US and UK farmers have been pitted against oil exploration companies in new environmental reports assessing future pressures on global water resources.
A key feature in the reports is the comparison of the volumes of water used in livestock and crop production, versus volumes used in the gas and oil exploration method ‘fracking’ — the hydraulic fracturing of rock by ‘power-hosing’ it with millions of litres of water.
In one report, Prof Robert Oswald of Cornell University in the US advised authorities in the UK to ban fracking. He says the practice poses a significant risk to the wellbeing of livestock.
His study cites “alarming” deaths and deformities in US livestock. Prof Oswald is a specialist in molecular medicine.
He compiled 24 incidents in six US states where livestock on farms adjacent to drilling sites died or suffered illness, including reproductive and neurological problems. His report also logged chemicals used in the fracking process.
“Farmers living in intensively-drilled areas should be very concerned about potential exposures of their crops and herds to shale-gas contaminants in the water, air and soil,” Prof Oswald told The Ecologist, a UK environmental magazine. “Farmers have a right to know what their families and their herds are being exposed to.
The UK’s Department of Agriculture said it is keeping issues relating to oil and gas exploration under review, but said it was unaware of any significant animal health issues directly linked to fracking.
However, the concerns of US environmentalists have met with mixed responses from investment market analysts. A report issued this week by ‘green’ investor network Ceres has excited particularly strong reaction.
Ceres estimates 75% of the nearly 40,000 oil and gas wells drilled in the US since 2011 were located in areas of the country already facing water scarcity.
Over half of those new wells were in areas experiencing drought. The Ceres report says half of the 97bn gallons of water used for fracking since 2011 has gone back into wells in Texas, a state in the midst of a years’-long drought. Ceres cites negative impacts upon farmers and water-using industries such as shale production.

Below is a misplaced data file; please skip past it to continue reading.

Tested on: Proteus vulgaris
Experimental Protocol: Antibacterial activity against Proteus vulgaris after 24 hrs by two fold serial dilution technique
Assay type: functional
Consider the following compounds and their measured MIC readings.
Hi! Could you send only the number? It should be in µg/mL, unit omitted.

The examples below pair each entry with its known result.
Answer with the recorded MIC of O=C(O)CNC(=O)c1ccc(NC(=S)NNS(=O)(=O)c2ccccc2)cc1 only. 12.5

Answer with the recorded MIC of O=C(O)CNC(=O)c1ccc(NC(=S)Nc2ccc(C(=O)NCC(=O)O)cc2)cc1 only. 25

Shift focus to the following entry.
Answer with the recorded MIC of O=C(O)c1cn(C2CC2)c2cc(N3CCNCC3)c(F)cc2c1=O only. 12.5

However, a comment piece by market analyst John Kemp, published by Reuters on Thursday, accused Ceres of failing “to put the amount of water used by frackers into proper perspective”.
He cites a US Geological Survey report which logged the USA as using 349bn gallons of fresh water every day in 2005. In that year, the biggest users of freshwater were coal, gas and nuclear power plants.
“The next biggest single use of water is for irrigation, which includes crops as well as golf courses,” says Mr Kemp. “In 2005, irrigation used 144bn gallons of fresh water every day, of which 75bn came from surface sources and 54bn were pumped from underground aquifers.
“In other words, frackers used the same amount of water in 2011-2013 that US farmers typically withdraw from underground aquifers every two days. The real competition is not between frackers and households, but between oil and gas producers and farmers. In comparison, the daily consumption of fresh water by industry (17bn gallons), mining (2.3bn gallons) and homes and offices (48bn gallons) is modest.”
Meanwhile, in Ireland last year, fracking captured the public attention during a brief media debate. While exploration companies are investigating oil and gas deposits in Irish waters, fracking is not one of their current discovery methods.
The Environment Protection Agency (EPA) confirmed it has begun a two-year study into the extraction method. Minister for Communications, Energy and Natural Resources Pat Rabbitte and Minister of State Fergus O’Dowd both said there would be no fracking in Ireland until the EPA study is completed.
© Irish Examiner Ltd. All rights reserved